In the off chance you’ve been sleeping under a rock with no Wi-Fi for the past 20 years, here’s some news: The U.S. educational system is under attack from multiple fronts and is on the verge of being reshaped by a profound entrepreneurial uprising.
This is acutely evident in higher education. Colleges are in an unsustainable arms race of spending on non-teaching lures – football stadiums and sushi-laden cafeterias – to attract students who can neither afford the cost of education nor find jobs to repay their debt once they’re out in the real world.
With more than $1.1 trillion of outstanding student debt, up to 40 percent of recent college grads are either unemployed or underemployed. In 2010, the unemployment rate for young workers aged 16-24 hit 19.6 percent, the highest since the Bureau of Labor Statistics began tracking unemployment in 1947. The next time you go to an amusement park, think that one in four park workers has a college degree.
As is often the case, change is coming from entrepreneurs looking to reshape education. After all, this stems from a real need on the part of startups to attract and retain great engineers. In most startups, the hardest jobs to fill are positions in core technology, product design and product management.
Educational startups used to be off-limits for entrepreneurs. The space was filled with a collection of schools and administrators resisting change and innovation. But in the past few years, two things have happened that offer real opportunity. First, the state of education is being challenged by systemic problems. And as software has become more approachable to the masses, it has led to a grassroots movement toward innovation in education.
The state of education is being challenged by systemic problems. And as software has become more approachable to the masses, it has led to a grassroots movement toward innovation in education.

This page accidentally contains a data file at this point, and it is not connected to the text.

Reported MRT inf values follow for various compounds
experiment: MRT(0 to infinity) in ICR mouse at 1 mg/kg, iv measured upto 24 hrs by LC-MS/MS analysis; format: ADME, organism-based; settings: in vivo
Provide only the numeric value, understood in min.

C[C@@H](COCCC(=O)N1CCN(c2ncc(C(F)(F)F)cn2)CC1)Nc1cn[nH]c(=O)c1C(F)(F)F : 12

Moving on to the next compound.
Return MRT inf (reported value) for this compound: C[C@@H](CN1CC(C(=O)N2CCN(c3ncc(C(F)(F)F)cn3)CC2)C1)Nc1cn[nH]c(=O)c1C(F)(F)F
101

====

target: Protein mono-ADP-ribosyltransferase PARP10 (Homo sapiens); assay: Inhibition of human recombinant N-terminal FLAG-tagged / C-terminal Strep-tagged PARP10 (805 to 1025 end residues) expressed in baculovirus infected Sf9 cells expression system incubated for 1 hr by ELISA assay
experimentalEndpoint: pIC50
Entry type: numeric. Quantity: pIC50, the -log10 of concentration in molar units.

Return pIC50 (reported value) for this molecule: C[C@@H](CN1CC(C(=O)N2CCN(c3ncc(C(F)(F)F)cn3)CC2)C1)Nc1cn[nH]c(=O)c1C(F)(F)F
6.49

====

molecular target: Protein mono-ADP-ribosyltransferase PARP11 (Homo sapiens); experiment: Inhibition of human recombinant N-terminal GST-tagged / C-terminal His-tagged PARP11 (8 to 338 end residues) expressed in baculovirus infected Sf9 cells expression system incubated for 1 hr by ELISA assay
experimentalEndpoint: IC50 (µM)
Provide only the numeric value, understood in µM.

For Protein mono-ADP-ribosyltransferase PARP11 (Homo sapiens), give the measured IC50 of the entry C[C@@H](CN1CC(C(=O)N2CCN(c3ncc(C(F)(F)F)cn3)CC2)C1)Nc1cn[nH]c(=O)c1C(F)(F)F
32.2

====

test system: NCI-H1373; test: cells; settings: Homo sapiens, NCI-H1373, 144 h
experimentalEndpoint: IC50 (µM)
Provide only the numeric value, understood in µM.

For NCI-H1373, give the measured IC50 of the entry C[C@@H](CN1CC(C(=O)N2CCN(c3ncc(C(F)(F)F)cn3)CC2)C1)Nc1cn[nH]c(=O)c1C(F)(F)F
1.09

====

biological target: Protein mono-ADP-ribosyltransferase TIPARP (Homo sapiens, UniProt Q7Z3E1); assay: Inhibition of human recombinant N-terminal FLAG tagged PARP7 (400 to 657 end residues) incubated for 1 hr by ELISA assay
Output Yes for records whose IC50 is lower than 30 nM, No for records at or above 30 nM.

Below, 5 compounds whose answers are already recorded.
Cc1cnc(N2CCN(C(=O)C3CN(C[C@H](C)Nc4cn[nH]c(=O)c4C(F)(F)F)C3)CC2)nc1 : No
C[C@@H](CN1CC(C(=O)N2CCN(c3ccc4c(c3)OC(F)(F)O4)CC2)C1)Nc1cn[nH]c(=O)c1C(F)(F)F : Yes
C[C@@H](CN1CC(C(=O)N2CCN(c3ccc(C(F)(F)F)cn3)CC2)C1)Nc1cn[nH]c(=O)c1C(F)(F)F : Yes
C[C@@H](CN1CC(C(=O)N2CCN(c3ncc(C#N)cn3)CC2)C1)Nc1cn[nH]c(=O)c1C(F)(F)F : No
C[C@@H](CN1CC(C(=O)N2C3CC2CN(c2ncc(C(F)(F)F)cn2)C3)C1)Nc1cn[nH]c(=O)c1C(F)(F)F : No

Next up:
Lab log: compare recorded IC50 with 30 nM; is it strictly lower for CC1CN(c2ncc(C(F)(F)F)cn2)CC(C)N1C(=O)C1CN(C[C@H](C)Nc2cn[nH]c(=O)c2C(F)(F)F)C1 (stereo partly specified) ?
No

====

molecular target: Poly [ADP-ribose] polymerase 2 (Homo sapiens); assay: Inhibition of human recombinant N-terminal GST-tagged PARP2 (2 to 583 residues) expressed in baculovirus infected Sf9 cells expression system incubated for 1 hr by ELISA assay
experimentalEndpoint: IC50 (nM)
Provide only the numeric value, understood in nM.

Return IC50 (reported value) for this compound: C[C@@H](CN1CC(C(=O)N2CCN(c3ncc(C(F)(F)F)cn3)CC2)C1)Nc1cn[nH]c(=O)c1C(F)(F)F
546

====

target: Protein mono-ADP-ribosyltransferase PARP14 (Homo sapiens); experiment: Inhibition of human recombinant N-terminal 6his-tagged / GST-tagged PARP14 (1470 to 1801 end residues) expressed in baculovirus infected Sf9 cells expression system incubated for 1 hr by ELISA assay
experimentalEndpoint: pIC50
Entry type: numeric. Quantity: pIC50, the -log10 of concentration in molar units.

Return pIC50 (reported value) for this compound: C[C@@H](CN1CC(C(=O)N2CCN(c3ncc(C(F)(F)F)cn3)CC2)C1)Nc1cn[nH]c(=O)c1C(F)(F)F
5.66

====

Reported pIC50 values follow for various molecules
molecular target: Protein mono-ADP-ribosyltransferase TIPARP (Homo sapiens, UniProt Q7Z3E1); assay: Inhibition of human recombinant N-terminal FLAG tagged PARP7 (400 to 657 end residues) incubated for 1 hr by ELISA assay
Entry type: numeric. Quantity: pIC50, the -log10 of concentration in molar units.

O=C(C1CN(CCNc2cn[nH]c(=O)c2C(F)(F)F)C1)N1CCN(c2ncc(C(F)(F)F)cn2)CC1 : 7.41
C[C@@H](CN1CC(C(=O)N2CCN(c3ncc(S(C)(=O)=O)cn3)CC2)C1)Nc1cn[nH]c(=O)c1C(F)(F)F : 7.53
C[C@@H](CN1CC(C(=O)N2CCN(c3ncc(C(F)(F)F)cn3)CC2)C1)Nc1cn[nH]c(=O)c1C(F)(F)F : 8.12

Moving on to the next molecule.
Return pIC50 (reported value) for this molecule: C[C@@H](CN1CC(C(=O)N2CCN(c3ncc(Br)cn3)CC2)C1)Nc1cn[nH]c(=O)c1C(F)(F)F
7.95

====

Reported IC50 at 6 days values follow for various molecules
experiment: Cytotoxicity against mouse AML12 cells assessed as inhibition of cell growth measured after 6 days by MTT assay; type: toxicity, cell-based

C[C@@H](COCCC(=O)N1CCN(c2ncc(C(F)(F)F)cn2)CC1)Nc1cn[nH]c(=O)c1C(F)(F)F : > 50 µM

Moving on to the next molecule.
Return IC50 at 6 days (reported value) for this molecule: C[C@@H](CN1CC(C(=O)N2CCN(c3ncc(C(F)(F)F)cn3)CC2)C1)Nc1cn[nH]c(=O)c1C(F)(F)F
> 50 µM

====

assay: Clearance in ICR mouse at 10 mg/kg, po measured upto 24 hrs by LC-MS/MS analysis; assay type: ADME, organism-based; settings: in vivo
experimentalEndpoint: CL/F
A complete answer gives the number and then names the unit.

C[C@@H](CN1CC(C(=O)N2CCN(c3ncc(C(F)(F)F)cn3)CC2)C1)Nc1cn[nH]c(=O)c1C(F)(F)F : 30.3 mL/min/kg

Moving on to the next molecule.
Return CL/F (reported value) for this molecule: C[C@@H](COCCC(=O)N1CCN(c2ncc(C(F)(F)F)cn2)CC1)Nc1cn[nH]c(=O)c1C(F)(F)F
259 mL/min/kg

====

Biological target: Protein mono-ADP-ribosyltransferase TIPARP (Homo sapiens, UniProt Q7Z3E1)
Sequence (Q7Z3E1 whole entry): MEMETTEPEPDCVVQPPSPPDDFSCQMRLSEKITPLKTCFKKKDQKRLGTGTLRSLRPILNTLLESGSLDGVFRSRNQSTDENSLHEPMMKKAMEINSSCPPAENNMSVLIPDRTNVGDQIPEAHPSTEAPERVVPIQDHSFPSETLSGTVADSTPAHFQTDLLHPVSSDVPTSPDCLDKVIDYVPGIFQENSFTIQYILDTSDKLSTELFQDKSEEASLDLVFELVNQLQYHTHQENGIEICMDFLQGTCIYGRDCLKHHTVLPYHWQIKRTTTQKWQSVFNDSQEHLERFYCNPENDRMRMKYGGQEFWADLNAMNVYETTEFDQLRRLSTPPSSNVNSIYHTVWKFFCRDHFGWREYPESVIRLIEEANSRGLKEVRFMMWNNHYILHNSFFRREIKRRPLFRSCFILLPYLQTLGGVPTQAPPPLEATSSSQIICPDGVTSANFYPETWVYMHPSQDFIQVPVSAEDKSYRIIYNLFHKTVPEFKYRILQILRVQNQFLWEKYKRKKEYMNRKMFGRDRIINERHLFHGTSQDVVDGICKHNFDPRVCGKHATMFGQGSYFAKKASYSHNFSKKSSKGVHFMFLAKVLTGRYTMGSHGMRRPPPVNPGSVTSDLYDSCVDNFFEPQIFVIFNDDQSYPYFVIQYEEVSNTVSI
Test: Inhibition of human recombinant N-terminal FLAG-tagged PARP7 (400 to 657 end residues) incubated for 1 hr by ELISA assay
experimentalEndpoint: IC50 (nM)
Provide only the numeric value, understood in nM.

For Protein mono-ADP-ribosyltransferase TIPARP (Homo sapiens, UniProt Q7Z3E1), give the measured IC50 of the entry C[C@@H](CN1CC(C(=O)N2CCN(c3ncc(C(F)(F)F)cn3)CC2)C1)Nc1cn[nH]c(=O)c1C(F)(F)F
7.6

The first forays into educational overhaul were companies like Khan Academy, which that took educational content and re-packaged it into forms that youth could relate to. The snack-size learning modules of Khan Academy mirrored videos that students were watching in their free time, and they became hits in their own right on YouTube.
A second wave of entrepreneurs then created massive open online courses, or MOOCs, with more in-depth content in the form of start-to-finish courses. Companies like Udacity,Coursera, Udemy and others give students an opportunity to take longer-length classes on their own time and often for free. And they aren’t alone. In the last several years, we’ve seen the rise of other online coding programs like Codecademy, which became popular after helping its students get into coding through its initial New Year’s Resolution challenge. In fewer than 48 hours, Codecademy was able to sign up 97,000 students.
These companies are all exploiting a huge gap in American education. In 2013, only about 31,000 students in the U.S. took the Advanced Placement Computer Science (CS) exam. This was less than 1 percent of total AP exams for the year and about the same number as those who took the Studio Art 2-D Design AP exam. By contrast, nearly half a million American students took the AP English exam. One reason for this disparity is a dearth of trained CS teachers in middle and high schools. With few trained teachers, even students interested in learning CS in high school have no formal option – last year, one student in the entire state of Mississippi took the AP CS exam.
Now a third wave of startups is sprouting up to tackle the dearth of vocational CS training with intense, in-person training. Companies like The Flatiron School, which I recently invested in, and the Turing School, are teaching students in short-term immersion programs. They tend to attract very motivated students, many of them mid-career in non-technical professions, who spend day and night learning coding over short periods of time. After completing their programs, the students have the technical skills employers are looking for, and they are highly marketable. In fact, Flatiron boasts nearly 100 percent job placement.
These schools are tapping into a large societal demand. Vocational training is the wedge to begin a 21st century institution of higher learning. And the schools are in good company. As Avi Flombaum, one of Flatiron’s founders, likes to remind people that Harvard was started in 1636 as a vocational training school to prepare a future generation of clergymen.
Article by Jon Auerbach